Photo by Isaac Tessman
Climate change awareness has been growing in the news due to several reports detailing the effects of climate change and how long Earth will be habitable because of its effects. An international climate change strike occurred on September 20th to bring awareness about the effects of climate change to government and businesses in hopes of causing action. The strikes were timed to begin a week of activism at the United Nations, culminating in a UN Climate Action Summit.
Greta Thunberg, a 16 year old climate activist from Sweden, first called for a strike to protest adults who others say are ignoring the destruction of the planet. Thunberg became the face of climate change activism when she began skipping school on Fridays to protest inaction on climate change outside the Swedish parliament. The purpose of these strikes is to stand up to governments and businesses and force them into action.
Many of these strikes are led by students and young adults. Multiple Alma College students and faculty – coordinated by Leaders for Environmental Awareness, Protection and Sustainability – attended the climate change strike in Lansing on Friday. “The idea is for children and adults of all ages to walk out of their schools, jobs, and everyday routines in order to disrupt business as usual, just as climate change is doing in countries all over the world,” said Hunter Wilson (‘20).
The global climate strikes are said to be one of the largest international protests in history, with millions around the globe participating in their local strikes. Multiple school districts in Michigan, such as Ann Arbor and Detroit, excused absences for the day for students going to a climate strike. By excusing absences, more students were able to attend strikes and lend their voice to the growing cause.
Students and young adults make up a majority of those fighting for awareness about the effects of climate change. As they are the generation that will primarily deal with the long-term effects of climate change, they want measures put in place now to reduce the harmful effects of climate change in the future.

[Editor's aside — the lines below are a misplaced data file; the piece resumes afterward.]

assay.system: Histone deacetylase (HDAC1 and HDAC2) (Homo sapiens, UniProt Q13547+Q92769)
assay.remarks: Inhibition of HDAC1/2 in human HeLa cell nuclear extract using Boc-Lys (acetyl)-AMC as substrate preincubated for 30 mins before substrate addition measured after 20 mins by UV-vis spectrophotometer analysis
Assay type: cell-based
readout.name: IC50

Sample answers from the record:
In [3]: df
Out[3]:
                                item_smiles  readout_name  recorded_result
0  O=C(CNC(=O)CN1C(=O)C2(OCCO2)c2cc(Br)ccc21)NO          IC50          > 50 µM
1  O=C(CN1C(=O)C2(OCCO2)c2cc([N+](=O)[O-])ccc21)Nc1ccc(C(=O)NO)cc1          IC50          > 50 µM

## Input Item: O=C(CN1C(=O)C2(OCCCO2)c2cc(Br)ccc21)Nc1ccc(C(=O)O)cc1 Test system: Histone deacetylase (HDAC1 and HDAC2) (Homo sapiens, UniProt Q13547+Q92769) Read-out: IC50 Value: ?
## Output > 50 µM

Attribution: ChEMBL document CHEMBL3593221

Getting involved on campus is important for students who want to help fight climate change. “At some point, every student on this campus will experience an adverse impact from climate change,” said Wilson. “Climate change is already hurting millions of people; if we don’t initiate change, the injustice of the crisis will only get worse.”
College students can support the climate strikes by allying themselves with climate activists and other young people fighting for change. “If you know of a child or teen striking, let them know that you support them. Talk to your family about climate change, and relay the information they need to reduce their carbon footprint,” said Wilson.
Reducing one’s environmental footprint can also help fight climate change. Buying and consuming less meat, forgoing fast fashion, driving less, using reusable water bottles or straws and unplugging cords when not in use are all ways college students can lower their carbon footprint and contribute less to climate change.
Contacting local businesses and government and voicing your concerns is another way to fight climate change. Big businesses and governments have the power to reduce their footprint on a much larger scale than a single person, so by forcing them to bend to social pressure and reduce their footprint, much larger steps can be taken to fight climate change.